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Working With Weeds

Mark Tregoweth
Mark Tregoweth

When one gardens weeds are another gardens blooms the question of what to weed and what not to weed becomes a murky one.

While no one wants to be a weed Natzi, a weed free garden has the potential to eliminate pests and problems and improve the overall appearance of your property.

Quick growing and persistent in their efforts to dominate, many species of weeds survive because of their ability to seed prolifically.

The use of chemicals and sprays can be worthy weapons in the fight to rid a garden of weeds but they also pose danger to other plants that they may come in contact with.

For many gardeners the only tools that fit the task of weeding are a garden fork and trowel and an eager pair of hands.

Like many other species of plants Weeds fall into two categories, annual and perennials. Weeds that appear in spring months are often annuals. The life cycle of annual weeds is limited to one season or a year at which point they seed ensuring they will rise again. In contrast perennial weeds have a longer lifecycle lasting more than one season and in some cases dying down in winter cooler months before making their presence known in spring.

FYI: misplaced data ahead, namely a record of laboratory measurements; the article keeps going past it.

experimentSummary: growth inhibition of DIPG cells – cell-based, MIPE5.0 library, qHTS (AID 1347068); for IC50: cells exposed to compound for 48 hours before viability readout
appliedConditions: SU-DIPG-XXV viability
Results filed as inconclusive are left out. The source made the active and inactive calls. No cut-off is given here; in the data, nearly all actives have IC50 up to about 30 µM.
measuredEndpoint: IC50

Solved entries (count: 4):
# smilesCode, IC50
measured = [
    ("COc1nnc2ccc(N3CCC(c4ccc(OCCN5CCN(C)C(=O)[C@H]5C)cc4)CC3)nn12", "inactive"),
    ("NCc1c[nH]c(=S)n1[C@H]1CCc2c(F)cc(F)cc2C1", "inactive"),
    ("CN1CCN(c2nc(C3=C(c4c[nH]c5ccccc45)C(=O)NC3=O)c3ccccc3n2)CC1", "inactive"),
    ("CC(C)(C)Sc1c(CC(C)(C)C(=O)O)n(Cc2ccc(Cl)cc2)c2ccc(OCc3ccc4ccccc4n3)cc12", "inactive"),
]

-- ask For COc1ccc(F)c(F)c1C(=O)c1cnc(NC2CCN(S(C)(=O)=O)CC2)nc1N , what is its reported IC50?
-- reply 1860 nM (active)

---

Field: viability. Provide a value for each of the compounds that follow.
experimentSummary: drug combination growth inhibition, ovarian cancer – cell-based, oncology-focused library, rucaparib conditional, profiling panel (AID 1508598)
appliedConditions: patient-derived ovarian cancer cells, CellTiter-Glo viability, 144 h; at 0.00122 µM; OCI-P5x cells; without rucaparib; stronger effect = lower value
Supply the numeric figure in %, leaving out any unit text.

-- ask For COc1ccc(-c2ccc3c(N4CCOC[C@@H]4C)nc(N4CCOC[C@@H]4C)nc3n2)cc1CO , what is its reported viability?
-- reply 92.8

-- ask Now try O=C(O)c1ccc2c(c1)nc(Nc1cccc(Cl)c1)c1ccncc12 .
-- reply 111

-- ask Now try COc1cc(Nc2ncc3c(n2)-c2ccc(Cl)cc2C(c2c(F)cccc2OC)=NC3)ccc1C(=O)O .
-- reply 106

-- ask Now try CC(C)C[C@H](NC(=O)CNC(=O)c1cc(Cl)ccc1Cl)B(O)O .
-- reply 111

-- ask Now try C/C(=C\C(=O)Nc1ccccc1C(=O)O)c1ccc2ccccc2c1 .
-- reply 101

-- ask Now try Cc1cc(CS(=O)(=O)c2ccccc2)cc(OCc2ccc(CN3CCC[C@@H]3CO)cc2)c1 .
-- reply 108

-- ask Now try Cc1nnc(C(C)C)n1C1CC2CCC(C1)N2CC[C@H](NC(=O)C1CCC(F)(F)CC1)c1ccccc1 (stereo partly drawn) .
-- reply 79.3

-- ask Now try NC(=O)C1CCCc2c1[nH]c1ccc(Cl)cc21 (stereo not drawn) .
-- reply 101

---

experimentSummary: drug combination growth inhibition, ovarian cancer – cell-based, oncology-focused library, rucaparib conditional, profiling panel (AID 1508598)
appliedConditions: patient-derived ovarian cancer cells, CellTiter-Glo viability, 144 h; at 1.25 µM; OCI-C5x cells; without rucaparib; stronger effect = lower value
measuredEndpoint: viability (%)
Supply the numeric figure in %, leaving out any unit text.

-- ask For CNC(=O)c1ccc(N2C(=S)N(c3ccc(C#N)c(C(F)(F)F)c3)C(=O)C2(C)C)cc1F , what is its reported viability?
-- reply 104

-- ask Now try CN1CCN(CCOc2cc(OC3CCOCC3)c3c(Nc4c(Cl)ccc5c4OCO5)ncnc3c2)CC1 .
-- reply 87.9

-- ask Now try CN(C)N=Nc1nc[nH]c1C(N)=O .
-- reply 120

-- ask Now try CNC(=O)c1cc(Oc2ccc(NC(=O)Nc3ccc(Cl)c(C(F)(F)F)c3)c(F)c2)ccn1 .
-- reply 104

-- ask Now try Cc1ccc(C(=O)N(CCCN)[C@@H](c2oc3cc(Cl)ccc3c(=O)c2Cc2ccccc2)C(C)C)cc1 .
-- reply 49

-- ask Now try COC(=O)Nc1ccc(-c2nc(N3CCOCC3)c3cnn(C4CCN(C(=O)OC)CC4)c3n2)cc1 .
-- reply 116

The key to removing annual weeds is getting to them before they seed, reducing the chance of new seedlings arriving for the next season. Perennial weeds like dock, dandelion, oxalis, and couch require complete removal or they will quickly re-establish themselves.

While hand weeding is the best tool in maintaining a weed free garden regular mulching will prevents many seeds from germinating. A thick blanket of mulch will also make hand weeding easier as the weed roots come away cleanly.

Whatever the weed, persistence, determination, an eager pair of hands and an ever-vigilant eye will ensure gardens reach their potential weed free.
Common weeds
Chickweed, fathen, milkweed, groundsel
Oxalis, dock, lawn daisy, dandelion, convulvulus, couch, clover

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